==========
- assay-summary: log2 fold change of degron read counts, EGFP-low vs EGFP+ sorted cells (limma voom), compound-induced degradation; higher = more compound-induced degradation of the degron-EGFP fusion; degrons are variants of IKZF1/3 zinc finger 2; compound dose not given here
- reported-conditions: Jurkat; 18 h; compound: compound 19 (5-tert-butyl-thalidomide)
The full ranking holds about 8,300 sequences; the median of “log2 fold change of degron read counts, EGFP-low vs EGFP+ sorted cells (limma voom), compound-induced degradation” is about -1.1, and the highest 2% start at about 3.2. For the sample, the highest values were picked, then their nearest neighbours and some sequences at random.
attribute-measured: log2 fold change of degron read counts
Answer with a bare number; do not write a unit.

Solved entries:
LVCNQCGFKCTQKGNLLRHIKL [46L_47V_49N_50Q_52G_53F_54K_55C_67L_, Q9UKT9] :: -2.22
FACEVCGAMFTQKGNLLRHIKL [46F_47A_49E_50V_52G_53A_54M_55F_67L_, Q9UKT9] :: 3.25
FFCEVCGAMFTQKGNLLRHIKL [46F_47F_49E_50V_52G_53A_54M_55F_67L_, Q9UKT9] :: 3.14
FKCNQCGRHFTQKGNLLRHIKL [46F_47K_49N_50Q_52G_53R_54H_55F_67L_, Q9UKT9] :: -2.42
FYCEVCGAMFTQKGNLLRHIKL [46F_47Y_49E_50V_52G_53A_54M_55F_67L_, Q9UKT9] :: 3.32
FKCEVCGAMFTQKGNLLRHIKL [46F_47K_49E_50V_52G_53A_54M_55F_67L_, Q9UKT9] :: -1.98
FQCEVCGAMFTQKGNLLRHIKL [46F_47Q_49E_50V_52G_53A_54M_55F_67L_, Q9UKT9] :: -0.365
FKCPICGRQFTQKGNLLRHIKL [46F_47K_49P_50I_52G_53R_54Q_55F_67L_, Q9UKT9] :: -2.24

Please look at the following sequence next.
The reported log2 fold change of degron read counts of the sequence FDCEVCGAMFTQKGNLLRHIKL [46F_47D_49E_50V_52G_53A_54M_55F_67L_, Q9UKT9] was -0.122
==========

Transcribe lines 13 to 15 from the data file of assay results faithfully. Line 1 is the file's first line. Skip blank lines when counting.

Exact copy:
FQCEVCGAMFTQKGNLLRHIKL [46F_47Q_49E_50V_52G_53A_54M_55F_67L_, Q9UKT9] :: -0.365
FKCPICGRQFTQKGNLLRHIKL [46F_47K_49P_50I_52G_53R_54Q_55F_67L_, Q9UKT9] :: -2.24

Please look at the following sequence next.